A coalition led by the EHR/HIE Interoperability Workgroup and Healtheway, the newly formed public-private partnership of the eHealth Exchange, has established a program to test and certify electronic health records and other health IT to ensure interoperability and reliable data exchange.
The coalition of 15 states, 37 technology vendors and 34 HIEs has set up an automated testing program to verify that, once tested, a system is capable of exchanging health information with many other systems. With this testing, a single set of standardized, easy-to-implement connections can support communication among systems.
The effort is being jointly led by the EHR/HIE Interoperability Workgroup, a New York eHealth Collaborative (NYeC)-led consortium of states and vendors, and Healtheway, the newly formed public-private partnership of the eHealth Exchange, a network of 34 public and private organizations representing hundreds of hospitals, thousands of providers and millions of patients.
The coalition selected the Certification Commission for Health Information Technology (CCHIT) to carry out the testing. As the compliance testing body, CCHIT will certify that the interfaces between the HIT and HIEs are consistent across multiple states and systems. CCHIT, which is also an Office of the National Coordinator (ONC) authorized certification body and is an accredited testing laboratory for EHRs, is collaborating with AEGIS.net on the testing software, which is being developed under an open source license.
The initiative aims to accelerate consensus on national standards, adopting EHR certification criteria and testing procedures as relevant and finalized for Stage 2 of meaningful use. Members of both groups will continue to provide feedback from these real-world implementations to the national health IT standard setting initiatives established by the U.S. Department of Health and Human Services' Office of the National Coordinator for Health Information Technology (ONC).
"Today's announcement brings together several activities supported by ONC over the past years: a core set of national standards, an accredited certification body, the Public-private partnership that has emerged from the Nationwide Health Information Network Exchange, and the convening power of New York and other State Health Information Exchange grantees," said Farzad Mostashari, MD, the national coordinator for health information technology. "We look forward to working with this consortium to continue progress on interoperability and secure health information exchange, and to reflect what is learned in national standards as necessary."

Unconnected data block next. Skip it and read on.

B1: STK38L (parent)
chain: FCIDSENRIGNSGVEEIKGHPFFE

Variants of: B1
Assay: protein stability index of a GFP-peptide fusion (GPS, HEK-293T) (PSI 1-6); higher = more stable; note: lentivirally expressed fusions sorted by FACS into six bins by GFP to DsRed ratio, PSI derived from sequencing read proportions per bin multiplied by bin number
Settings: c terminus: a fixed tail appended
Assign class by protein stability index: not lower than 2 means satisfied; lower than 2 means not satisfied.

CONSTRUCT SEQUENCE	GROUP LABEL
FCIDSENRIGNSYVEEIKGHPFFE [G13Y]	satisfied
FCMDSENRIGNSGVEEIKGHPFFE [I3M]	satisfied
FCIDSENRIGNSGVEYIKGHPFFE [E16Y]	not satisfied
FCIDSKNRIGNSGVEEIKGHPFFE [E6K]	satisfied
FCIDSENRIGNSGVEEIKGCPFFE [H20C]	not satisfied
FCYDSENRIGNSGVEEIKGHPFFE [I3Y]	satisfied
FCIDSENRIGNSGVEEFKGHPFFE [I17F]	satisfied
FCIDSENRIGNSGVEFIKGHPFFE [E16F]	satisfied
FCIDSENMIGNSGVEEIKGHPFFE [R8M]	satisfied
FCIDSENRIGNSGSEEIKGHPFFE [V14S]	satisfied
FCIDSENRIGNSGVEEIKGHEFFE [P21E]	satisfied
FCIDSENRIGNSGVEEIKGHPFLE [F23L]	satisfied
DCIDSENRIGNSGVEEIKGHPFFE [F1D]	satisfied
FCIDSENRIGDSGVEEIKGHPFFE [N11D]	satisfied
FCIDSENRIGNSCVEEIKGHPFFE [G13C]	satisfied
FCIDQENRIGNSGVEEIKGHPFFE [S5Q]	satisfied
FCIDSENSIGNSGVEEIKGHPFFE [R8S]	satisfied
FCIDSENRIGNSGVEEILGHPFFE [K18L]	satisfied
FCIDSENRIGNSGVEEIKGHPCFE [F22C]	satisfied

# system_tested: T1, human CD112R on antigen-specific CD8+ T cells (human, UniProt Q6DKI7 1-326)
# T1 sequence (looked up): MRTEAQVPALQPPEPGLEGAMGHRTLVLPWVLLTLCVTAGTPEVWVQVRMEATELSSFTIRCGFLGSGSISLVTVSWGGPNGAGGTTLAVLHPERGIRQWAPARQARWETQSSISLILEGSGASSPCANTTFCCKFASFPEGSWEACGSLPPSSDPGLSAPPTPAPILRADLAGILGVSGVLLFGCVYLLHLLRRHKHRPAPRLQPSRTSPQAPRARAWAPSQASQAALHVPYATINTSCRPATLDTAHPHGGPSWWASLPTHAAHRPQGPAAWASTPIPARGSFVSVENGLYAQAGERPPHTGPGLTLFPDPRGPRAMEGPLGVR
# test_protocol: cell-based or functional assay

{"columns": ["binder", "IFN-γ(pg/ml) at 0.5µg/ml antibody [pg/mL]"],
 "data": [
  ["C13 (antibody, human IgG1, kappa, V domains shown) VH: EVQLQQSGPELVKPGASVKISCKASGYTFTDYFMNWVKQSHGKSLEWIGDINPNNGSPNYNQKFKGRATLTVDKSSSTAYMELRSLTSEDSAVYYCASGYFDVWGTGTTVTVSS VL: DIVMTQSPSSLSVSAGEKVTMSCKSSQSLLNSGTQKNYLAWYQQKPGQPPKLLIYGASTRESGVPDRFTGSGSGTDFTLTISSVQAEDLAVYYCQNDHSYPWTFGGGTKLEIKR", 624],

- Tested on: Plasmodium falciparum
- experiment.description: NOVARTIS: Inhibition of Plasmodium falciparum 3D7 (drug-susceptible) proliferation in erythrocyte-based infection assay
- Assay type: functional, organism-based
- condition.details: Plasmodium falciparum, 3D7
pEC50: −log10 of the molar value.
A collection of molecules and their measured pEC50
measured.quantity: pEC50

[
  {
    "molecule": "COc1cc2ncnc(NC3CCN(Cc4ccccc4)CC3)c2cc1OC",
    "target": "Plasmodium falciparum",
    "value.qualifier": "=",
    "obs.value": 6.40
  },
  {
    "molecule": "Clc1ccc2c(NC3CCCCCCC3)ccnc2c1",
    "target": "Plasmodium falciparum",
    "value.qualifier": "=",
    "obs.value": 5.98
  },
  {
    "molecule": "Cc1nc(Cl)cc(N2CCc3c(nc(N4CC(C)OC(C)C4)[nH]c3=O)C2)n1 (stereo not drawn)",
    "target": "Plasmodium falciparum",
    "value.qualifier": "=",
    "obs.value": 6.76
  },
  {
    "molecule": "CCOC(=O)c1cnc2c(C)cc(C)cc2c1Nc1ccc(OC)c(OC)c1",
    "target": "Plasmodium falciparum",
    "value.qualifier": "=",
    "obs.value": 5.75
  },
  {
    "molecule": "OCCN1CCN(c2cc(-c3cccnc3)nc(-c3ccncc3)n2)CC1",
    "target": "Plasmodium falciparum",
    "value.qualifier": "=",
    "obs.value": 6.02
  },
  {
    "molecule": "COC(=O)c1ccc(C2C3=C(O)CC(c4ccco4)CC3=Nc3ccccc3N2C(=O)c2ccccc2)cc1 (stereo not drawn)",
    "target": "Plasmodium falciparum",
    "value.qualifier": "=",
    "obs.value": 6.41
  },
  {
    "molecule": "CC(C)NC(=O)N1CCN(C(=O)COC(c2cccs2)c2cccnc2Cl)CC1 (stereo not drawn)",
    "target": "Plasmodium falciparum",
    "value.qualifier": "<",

"The collaboration between the states and vendors to address a shared marketplace gap and work toward a mutual vision has been one of the remarkable aspects of this effort," said David Whitlinger, Executive Director of NYeC. "And momentum is building within both communities as states grow their HIE networks by working with the EHR and HIE vendors to provide seamless integration and clinical workflow, taking the market to a new level for the benefit of patients."
"The testing program Healtheway has developed with NYeC is the key to realizing secure and interoperable exchange of health information across organizational and geographic boundaries," said Michael Matthews, Healtheway President and Board Chair. "The launch of a compliance testing program will enable the eHealth Exchange to more than double participation and connectivity over the next nine to 12 months."
NYeC created the EHR/HIE Interoperability Workgroup last year, and the group has developed technical and test specifications to address interoperable exchange for the past year-and-a-half. Around the same time, plans took shape to transition the NwHIN Exchange to function outside the federal government as a public-private network, now called the eHealth Exchange. To expand nationwide HIE, Healtheway and NYeC formed a strategic partnership to enable technology systems, public and private providers and health information organizations (HIOs) to have access to more efficient testing.
The coalition harmonized a set of specifications to enable plug-and-play connectivity to simplify EHR and HIE development. Its work covers the ability to send and receive encrypted health information over the Internet, lookup and retrieve patient records, and produce a constrained patient record summary which reduces variances and implementation-specific customization. These capabilities will allow providers to meet their goals for coordinating patient care.
Vendors, meanwhile, have agreed to bring their products for testing according to these specifications and participating states have agreed to promote the value of EHR and HIE products certified in the program. The program will ensure that providers' EHR software has the capability to connect to their local HIE and enable communities and states to share patient health information.
"This project is a perfect fit for our public mission as a non-profit certification organization," said Alisa Ray, CCHIT's Executive Director. "Our experience in preparing organizations to certify products, coupled with the availability of highly automated testing, will help health IT companies get their technology to market quickly and prepare provider and HIE participants to share information more efficiently."